Mettler: That’s true, especially when you’re driving in L.A., or New York, or even Las Vegas, where I am right now — which I think happens to be the perfect backdrop for listening to an Oczy Mlody song like “Listening to the Frogs With Demon Eyes.”
Coyne: Oh, well, thank you — that sounds like a cool experience!
Mettler: It is! And speaking of Pink Floyd, I think of “Frogs” as being like “Arnold Layne” in its spaghetti western version.
Coyne: (laughs heartily) Well, I will take some lengths to remember that! Though some of the people I’m talking to wouldn’t have the older classic rock references like that — but certainly I do, and so do you. And that’s a great, great compliment, for sure.
Mettler: Please partake and share with whomever you wish. (Coyne laughs) In terms of another listening arena, we now live in a streaming universe, and you guys are huge in that world. How do you feel about people streaming this record?
Coyne: I think people struggle with this all of the time. You want it to be as convenient and as easy as you can make it, and you also want it to sound good, so you’re always struggling with quality versus convenience. But I think all of the streaming services sound remarkably great, and most of them work remarkably well, most of the time.
I mean, we travel so much and we’re often sitting on airplanes, so streaming isn’t something we can think about, because you can’t always listen to something the exact moment you want to when you have no wi-fi. But most people don’t have that dilemma — they’re sitting in their office or in their house, or in the same type of listening environment most of the time.
I think it’s amazing, and I hope more and more people are open to listening in many different ways, from streaming to downloading to vinyl. You can do all kinds of ways. There isn’t just one way to say you’re doing it “right” or “wrong.”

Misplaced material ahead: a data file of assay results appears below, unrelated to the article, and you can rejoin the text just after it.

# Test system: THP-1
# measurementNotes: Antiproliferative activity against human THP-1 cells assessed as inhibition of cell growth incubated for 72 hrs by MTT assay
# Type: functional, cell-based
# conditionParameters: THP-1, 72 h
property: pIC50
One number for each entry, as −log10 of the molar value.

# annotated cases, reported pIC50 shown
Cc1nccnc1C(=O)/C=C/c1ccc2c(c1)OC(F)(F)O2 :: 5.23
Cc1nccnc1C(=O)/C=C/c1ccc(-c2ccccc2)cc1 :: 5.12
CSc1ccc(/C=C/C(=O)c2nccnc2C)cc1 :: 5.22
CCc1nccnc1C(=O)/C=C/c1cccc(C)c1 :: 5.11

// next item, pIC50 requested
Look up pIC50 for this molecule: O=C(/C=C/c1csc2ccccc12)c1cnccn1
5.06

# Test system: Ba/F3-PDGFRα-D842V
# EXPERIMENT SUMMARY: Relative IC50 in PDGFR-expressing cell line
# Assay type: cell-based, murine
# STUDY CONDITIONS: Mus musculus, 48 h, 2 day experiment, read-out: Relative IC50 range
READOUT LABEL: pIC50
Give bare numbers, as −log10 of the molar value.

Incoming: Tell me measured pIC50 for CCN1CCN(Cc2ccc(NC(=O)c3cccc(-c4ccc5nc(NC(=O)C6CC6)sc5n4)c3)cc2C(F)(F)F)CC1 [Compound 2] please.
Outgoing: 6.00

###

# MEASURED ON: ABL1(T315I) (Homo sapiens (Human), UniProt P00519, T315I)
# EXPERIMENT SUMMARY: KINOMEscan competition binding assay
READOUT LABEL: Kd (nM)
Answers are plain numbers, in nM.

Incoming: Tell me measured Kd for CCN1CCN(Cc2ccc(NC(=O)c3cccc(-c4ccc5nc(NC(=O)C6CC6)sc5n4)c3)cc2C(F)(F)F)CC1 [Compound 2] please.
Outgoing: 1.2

Mettler: That’s the best way of putting it. You can access Flaming Lips music anywhere you want, and now that they’ve announced hi-res streaming, listeners can go that whole route if they choose to. There’s no compromise needed.
Coyne: Yeah! I think what people don’t like about streaming is that it can use up all of your wi-fi or your data plan, but it is getting easier and cheaper, just like you were talking about. You can get it anywhere where it sounds great as well.
But I remember when I was quite young, and my brother’s friends had some reasonably hi-fi systems, and we would listen to Beatles records on them. And we would also listen on my mother’s old AM radio in her kitchen, on one high-endy broken-down distorted speaker.
I still love listening to songs like that. There’s room for a thousand different listening experiences. I remember hearing a Whitney Houston song on a sort of distorted — you know, when you’re out pumping gas, on one of those big things, where there’s music pumping in from those speakers above you. It wasn’t that long ago I was hearing that Whitney Houston song really distorted that way, and I thought it was a remix! (MM laughs) But no, it was just that the speakers were distorted — and I really liked it, you know?
Mettler: Was it “The Greatest Love of All?” That sounds like a cover you have to do. I think The Flaming Lips and Miley Cyrus need to cover that one together. That’s gold, right there. . .
Coyne: (laughs heartily) It wasn’t that one. I think it was “I Wanna Dance With Somebody.” I really thought someone had done a strange remix of it.
Mettler: Well, either way, you guys have to cover it for sure! (Coyne laughs again)
Come back tomorrow for Part II, wherein Wayne and I will discuss working with Miley Cyrus on Oczy‘s final track “We a Famly” and how the band’s use of orchestral plug-ins have fooled even the most discerning of ears.